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William Dampier

William Dampier (1652-1715) was a British explorer sailor, naturalist, and also a buccaneer. The first Englishman to explore and chart parts of Australia and New Guinea. He was the first sailor to circumnavigate the world three times. William Dampier was also the first European to see and describe kangaroos, in 1699. Dampier's voyages are considered the beginning of the scientific exploration of the Pacific area. 1)

The first female admiral

Isabel Barreto participated in the expedition of her husband, Álvaro de Mendaña de Neyra, which discovered the Marquesas Islands and then the Santa Cruz Islands (1595). During the expedition, a malaria epidemic broke out among the sailors, which also killed de Mendaña. Before his death, the commander of the expedition gave all his property and all his offices to his wife. After the death of her brother Lorenzo in mid-November, Barreto took command of the flotilla as the first female admiral in Spain. 2)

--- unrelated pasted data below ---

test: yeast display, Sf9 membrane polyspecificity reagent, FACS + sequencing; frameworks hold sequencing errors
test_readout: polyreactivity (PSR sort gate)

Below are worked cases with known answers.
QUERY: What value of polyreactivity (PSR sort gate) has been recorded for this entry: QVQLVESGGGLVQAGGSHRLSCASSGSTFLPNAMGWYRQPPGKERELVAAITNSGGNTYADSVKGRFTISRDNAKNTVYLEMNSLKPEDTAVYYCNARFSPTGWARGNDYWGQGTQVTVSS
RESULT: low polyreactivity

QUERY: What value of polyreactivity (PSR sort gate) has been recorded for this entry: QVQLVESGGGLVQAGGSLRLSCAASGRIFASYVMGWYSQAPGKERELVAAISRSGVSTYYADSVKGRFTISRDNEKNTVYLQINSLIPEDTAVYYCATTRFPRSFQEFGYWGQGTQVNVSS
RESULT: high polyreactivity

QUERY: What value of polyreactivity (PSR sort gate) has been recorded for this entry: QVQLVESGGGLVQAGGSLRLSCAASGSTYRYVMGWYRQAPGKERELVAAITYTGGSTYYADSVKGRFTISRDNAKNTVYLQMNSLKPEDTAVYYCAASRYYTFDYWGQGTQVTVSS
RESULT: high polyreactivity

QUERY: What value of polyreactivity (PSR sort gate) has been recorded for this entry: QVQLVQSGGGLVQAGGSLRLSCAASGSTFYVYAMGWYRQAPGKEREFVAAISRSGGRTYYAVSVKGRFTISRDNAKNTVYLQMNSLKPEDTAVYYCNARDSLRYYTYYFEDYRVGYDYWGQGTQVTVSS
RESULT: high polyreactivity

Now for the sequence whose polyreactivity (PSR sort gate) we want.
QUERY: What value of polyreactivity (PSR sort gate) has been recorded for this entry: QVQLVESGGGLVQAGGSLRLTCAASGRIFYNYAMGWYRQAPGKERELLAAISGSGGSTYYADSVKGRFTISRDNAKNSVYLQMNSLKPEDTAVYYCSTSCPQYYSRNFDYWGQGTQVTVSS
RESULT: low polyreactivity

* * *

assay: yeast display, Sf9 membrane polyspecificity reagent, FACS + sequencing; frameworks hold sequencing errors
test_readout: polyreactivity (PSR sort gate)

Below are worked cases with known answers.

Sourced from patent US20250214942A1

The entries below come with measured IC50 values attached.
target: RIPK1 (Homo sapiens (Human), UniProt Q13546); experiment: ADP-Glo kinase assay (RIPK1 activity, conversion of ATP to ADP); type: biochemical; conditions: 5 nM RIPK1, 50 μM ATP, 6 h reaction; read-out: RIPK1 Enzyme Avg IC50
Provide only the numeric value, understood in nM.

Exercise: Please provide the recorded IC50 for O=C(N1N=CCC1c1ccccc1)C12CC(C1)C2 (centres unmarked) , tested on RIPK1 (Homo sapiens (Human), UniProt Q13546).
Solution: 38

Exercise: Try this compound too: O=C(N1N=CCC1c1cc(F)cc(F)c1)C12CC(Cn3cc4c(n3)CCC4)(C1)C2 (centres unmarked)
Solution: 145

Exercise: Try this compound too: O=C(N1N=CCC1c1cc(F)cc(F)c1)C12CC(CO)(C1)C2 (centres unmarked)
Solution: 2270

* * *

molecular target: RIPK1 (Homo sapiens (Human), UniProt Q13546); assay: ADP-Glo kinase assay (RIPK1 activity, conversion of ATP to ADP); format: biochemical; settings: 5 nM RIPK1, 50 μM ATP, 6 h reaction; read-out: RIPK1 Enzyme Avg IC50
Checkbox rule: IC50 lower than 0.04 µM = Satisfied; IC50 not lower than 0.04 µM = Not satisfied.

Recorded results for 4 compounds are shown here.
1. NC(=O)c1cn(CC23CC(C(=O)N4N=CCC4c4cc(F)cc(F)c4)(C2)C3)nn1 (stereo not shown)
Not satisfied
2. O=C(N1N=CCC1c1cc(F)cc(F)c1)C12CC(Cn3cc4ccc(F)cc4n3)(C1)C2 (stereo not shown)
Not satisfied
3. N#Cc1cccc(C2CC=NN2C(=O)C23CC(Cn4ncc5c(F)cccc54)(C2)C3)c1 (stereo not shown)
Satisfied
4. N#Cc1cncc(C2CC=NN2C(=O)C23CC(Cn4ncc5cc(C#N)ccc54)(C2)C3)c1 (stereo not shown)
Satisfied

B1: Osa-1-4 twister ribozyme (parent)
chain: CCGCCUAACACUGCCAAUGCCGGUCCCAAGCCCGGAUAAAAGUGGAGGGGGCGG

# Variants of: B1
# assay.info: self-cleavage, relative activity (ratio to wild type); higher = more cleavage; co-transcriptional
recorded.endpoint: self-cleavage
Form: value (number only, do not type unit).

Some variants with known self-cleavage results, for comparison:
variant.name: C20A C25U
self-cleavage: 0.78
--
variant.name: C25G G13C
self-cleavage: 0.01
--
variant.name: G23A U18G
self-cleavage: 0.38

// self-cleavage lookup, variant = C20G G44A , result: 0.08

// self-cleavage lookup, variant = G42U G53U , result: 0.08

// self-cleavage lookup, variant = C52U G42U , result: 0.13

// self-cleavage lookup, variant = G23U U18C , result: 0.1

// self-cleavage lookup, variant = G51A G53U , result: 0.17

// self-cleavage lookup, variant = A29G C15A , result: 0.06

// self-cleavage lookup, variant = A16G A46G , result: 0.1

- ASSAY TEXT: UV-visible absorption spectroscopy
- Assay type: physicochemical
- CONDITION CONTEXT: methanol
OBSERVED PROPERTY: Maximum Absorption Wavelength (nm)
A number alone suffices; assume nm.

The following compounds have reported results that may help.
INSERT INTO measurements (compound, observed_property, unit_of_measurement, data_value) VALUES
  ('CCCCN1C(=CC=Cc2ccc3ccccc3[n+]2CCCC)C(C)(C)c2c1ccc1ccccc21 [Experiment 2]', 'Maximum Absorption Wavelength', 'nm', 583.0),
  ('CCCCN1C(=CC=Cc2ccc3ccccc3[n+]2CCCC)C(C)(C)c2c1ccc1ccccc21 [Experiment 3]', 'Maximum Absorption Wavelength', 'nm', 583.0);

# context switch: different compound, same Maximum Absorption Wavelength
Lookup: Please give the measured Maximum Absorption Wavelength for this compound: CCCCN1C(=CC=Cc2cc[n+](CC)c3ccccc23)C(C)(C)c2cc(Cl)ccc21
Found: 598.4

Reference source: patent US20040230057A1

The Roaring Forties Zone

The Roaring Forties Zone is a strip of ocean water running continuously around the southern hemisphere of the globe, approximately between 40° and 50° south latitude. The first man to sail solo around the world through this zone was Argentine Vito Dumas between 1942 and 1943. 3)

Sir Walter Raleigh

Sir Walter Raleigh (1554-1618) was an English sailor and writer, a favorite of Elizabeth I. Between 1584 and 1589 he organized English attempts to colonize North America. In 1595 he led an expedition to Guyana and up the Orinoco River in search of the legendary El Dorado. He was accused of conspiracy against James I and sentenced to death. He was beheaded in 1618. 4)

William IV of Hanover

William IV of Hanover had two older brothers and in his youth, it was not thought that he was destined to come to the throne. Therefore, he became an officer in the Royal Navy and served many years in the Caribbean Sea. At the age of 64, he inherited the throne of England after his two older brothers died leaving no heirs. 5)

Joshua Slocum

The first to circumnavigate the world alone was American Joshua Slocum. In 1895-1898 he circumnavigated the world on the 11-meter yacht “Spray”. He later described the expedition in his book Sailing Alone Around the World. 6)

Helena de Pourtalès